There are dozens of books which cover this idea, from the Motivation Myth, Atomic Habits, How to Fail at Everything and Still Win Big to Seth Godin's The Practice. The goal of all your processes collectively, is to find out what your day to day life looks like. No Goals, No Plans. Even if you have goals they are really short term goals and they often take a back seat. You set a goal and then you forget them while you work. You do remember the processes, you internalize these processes and you do engage with them, daily.

What do you do every single day after waking up? What do you do every single afternoon? Every evening? Every night before you sleep? What does your day look like? Do you have the courage to get up and move? Can you get up every day and go? Without a map? Even when you feel like crap? Even when you feel scared? Can you plan the 10 inches in front of you and trust your process to take you towards serendipity?

Of course you don't know what your Point B is or how to get there. No-one does. But true artists have the courage to draw the first stroke and then another and another and then repeat, day after day after day, because they trust their processes to shape their art; their hobbies, their side-gigs, their businesses, their projects, their work... and their lives.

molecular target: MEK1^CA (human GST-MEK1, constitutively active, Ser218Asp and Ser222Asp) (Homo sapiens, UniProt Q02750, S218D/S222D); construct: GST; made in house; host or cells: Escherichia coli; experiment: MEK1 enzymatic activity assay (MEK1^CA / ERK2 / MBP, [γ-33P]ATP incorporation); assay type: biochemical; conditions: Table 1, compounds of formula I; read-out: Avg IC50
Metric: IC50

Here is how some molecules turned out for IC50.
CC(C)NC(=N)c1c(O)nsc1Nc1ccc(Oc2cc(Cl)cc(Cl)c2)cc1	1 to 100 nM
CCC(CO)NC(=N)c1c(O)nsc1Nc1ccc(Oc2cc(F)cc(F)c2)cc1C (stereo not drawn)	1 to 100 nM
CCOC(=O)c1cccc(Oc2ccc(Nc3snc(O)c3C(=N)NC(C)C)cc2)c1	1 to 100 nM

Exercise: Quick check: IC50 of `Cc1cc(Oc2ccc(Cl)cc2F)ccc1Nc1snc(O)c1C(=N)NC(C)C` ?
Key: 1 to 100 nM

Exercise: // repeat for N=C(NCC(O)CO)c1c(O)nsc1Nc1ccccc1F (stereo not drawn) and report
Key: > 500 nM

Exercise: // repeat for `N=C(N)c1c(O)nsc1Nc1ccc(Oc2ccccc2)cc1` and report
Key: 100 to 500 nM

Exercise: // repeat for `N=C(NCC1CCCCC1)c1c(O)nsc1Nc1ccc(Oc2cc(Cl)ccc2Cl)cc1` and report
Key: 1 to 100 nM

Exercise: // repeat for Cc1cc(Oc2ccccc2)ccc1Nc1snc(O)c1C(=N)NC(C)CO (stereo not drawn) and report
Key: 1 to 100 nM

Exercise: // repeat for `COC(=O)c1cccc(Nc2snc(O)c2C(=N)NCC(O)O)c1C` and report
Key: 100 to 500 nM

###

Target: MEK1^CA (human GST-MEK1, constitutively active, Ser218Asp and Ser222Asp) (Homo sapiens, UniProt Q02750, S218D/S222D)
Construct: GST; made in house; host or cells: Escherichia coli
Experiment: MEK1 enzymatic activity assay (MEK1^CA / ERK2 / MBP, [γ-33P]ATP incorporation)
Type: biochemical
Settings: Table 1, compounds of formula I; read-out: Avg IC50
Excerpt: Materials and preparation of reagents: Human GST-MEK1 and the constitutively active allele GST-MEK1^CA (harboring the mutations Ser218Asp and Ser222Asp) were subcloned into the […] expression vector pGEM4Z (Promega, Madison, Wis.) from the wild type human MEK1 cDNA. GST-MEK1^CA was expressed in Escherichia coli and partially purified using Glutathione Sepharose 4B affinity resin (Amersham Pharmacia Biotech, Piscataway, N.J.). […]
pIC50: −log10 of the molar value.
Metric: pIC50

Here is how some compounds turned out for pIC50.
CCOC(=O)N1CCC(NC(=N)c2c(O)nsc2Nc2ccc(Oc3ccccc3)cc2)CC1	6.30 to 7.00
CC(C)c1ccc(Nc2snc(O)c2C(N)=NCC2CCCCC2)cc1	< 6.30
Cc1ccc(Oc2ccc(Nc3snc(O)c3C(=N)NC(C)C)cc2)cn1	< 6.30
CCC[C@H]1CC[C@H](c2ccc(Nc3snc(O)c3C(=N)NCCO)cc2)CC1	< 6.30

Processes and actions inculcated in your day to day life are much more effective and much less stressful compared to goals and plans of trying to find and get to a Point B. This year instead of focusing on your plans and goals give your processes a chance. They might change your life. After all, life is a game of inches and your processes are all about building motion and starting to inch forward; consistently; every single day. Unlike the self help gurus, I can't promise you'll be the world's best programmer or the richest man of the world; but you might be a tad bit happier, a little more focused and a lot more balanced than you are right now.

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Posted On: Monday, 25 May 2020 by Rajiv Popat

The Corona / Covid lock downs in most countries are being opened up and life is getting back to normal as far as most folks are concerned. The number of infections however, in a lot of countries are still creeping up. Take for instance India. India declared its lock down when there were barely a couple of hundred cases and now 100000+ case later (with over 6000+ new cases a day) India is opening its lockdowns.